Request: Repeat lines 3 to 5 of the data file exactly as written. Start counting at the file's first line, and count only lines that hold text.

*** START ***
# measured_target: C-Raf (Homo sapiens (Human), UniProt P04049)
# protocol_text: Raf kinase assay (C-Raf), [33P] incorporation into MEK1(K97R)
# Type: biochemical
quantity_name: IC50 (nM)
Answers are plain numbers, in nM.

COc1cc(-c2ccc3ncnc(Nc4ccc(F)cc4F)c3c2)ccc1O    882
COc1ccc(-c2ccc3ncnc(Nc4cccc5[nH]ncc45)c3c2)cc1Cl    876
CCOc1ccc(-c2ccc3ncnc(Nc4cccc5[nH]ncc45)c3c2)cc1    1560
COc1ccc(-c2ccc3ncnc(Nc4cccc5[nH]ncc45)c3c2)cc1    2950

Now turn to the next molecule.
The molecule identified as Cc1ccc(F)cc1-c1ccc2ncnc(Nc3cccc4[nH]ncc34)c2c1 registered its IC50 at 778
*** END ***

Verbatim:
# Type: biochemical
quantity_name: IC50 (nM)
Answers are plain numbers, in nM.